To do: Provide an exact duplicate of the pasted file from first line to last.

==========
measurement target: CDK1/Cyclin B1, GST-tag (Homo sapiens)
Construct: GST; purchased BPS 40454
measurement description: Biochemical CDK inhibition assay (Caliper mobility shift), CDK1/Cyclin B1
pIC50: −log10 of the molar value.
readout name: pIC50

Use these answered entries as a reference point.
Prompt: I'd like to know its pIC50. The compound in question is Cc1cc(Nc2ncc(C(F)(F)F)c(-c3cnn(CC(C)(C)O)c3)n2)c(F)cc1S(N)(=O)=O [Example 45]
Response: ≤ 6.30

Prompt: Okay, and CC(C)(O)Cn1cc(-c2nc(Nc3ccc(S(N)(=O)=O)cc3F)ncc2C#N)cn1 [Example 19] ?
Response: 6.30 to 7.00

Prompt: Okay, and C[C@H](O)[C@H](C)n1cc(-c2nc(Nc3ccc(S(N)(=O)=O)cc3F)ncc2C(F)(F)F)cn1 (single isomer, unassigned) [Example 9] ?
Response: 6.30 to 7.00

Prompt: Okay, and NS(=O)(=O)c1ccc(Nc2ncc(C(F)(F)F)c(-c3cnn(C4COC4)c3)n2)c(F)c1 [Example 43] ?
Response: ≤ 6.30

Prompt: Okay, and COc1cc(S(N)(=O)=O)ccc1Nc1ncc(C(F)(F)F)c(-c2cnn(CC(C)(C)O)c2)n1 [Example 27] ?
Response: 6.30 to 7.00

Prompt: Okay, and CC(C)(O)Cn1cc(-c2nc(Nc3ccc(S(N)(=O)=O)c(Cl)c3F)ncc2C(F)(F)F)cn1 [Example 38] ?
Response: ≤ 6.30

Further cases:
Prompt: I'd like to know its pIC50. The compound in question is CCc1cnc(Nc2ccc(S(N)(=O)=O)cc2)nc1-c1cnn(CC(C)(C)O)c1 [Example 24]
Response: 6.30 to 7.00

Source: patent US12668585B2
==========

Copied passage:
measurement target: CDK1/Cyclin B1, GST-tag (Homo sapiens)
Construct: GST; purchased BPS 40454
measurement description: Biochemical CDK inhibition assay (Caliper mobility shift), CDK1/Cyclin B1
pIC50: −log10 of the molar value.
readout name: pIC50

Use these answered entries as a reference point.
Prompt: I'd like to know its pIC50. The compound in question is Cc1cc(Nc2ncc(C(F)(F)F)c(-c3cnn(CC(C)(C)O)c3)n2)c(F)cc1S(N)(=O)=O [Example 45]
Response: ≤ 6.30

Prompt: Okay, and CC(C)(O)Cn1cc(-c2nc(Nc3ccc(S(N)(=O)=O)cc3F)ncc2C#N)cn1 [Example 19] ?
Response: 6.30 to 7.00

Prompt: Okay, and C[C@H](O)[C@H](C)n1cc(-c2nc(Nc3ccc(S(N)(=O)=O)cc3F)ncc2C(F)(F)F)cn1 (single isomer, unassigned) [Example 9] ?
Response: 6.30 to 7.00

Prompt: Okay, and NS(=O)(=O)c1ccc(Nc2ncc(C(F)(F)F)c(-c3cnn(C4COC4)c3)n2)c(F)c1 [Example 43] ?
Response: ≤ 6.30

Prompt: Okay, and COc1cc(S(N)(=O)=O)ccc1Nc1ncc(C(F)(F)F)c(-c2cnn(CC(C)(C)O)c2)n1 [Example 27] ?
Response: 6.30 to 7.00

Prompt: Okay, and CC(C)(O)Cn1cc(-c2nc(Nc3ccc(S(N)(=O)=O)c(Cl)c3F)ncc2C(F)(F)F)cn1 [Example 38] ?
Response: ≤ 6.30

Further cases:
Prompt: I'd like to know its pIC50. The compound in question is CCc1cnc(Nc2ccc(S(N)(=O)=O)cc2)nc1-c1cnn(CC(C)(C)O)c1 [Example 24]
Response: 6.30 to 7.00

Source: patent US12668585B2